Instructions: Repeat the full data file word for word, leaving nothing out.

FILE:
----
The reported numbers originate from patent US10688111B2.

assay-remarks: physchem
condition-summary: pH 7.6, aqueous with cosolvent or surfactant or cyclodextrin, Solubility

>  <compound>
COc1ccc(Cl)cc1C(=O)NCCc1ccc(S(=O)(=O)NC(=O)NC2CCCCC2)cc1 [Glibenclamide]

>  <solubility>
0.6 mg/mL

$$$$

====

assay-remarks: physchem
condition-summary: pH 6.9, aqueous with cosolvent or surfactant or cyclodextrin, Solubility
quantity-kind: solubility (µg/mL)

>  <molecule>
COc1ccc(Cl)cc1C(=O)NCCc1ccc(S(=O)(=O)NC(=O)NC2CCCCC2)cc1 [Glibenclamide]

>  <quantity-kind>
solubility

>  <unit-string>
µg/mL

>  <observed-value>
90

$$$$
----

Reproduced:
The reported numbers originate from patent US10688111B2.

assay-remarks: physchem
condition-summary: pH 7.6, aqueous with cosolvent or surfactant or cyclodextrin, Solubility

>  <compound>
COc1ccc(Cl)cc1C(=O)NCCc1ccc(S(=O)(=O)NC(=O)NC2CCCCC2)cc1 [Glibenclamide]

>  <solubility>
0.6 mg/mL

$$$$

====

assay-remarks: physchem
condition-summary: pH 6.9, aqueous with cosolvent or surfactant or cyclodextrin, Solubility
quantity-kind: solubility (µg/mL)

>  <molecule>
COc1ccc(Cl)cc1C(=O)NCCc1ccc(S(=O)(=O)NC(=O)NC2CCCCC2)cc1 [Glibenclamide]

>  <quantity-kind>
solubility

>  <unit-string>
µg/mL

>  <observed-value>
90

$$$$